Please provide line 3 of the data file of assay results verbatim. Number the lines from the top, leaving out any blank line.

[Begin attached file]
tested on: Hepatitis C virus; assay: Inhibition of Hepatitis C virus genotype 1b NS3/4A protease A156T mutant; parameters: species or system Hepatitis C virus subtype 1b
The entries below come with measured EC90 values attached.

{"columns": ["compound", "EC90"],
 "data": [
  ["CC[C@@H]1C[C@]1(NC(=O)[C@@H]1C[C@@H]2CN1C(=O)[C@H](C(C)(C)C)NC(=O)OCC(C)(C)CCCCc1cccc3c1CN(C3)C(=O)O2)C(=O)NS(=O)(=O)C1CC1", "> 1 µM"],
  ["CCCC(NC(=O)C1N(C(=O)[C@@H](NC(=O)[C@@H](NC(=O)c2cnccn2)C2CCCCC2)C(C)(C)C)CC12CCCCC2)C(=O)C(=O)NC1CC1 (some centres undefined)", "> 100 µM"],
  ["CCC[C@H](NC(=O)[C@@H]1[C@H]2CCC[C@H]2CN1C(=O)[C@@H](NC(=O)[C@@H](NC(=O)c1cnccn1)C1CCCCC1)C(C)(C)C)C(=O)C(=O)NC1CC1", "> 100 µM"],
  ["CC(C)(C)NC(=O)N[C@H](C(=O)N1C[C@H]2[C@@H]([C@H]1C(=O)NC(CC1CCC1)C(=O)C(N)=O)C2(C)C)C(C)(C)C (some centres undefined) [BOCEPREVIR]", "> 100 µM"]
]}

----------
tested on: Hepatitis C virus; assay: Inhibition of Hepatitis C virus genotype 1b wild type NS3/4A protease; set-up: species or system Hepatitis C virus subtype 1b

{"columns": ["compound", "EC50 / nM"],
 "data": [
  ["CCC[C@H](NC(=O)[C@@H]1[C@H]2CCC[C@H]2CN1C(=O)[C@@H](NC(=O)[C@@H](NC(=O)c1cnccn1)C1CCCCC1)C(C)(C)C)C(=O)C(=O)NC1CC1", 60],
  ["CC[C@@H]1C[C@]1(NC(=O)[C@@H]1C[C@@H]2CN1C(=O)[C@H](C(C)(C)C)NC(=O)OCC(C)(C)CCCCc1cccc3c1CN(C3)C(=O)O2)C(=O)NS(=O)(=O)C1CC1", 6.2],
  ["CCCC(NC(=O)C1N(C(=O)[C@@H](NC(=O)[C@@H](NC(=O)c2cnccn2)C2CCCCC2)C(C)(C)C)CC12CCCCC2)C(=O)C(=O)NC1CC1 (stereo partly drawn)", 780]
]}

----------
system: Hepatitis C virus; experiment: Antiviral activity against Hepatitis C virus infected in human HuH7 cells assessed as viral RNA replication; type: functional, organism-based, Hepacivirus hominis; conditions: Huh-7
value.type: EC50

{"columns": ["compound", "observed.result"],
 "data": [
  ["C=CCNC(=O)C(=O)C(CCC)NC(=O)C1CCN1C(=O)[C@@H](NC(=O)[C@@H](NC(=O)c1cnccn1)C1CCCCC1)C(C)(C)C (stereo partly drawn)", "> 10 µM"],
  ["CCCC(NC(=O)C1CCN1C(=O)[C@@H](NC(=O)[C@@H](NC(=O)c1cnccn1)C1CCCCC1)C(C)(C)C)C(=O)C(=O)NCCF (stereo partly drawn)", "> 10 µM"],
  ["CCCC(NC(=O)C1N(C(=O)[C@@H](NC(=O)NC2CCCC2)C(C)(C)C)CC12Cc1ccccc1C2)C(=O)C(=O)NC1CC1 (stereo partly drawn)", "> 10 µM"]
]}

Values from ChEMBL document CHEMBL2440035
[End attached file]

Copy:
{"columns": ["compound", "EC90"],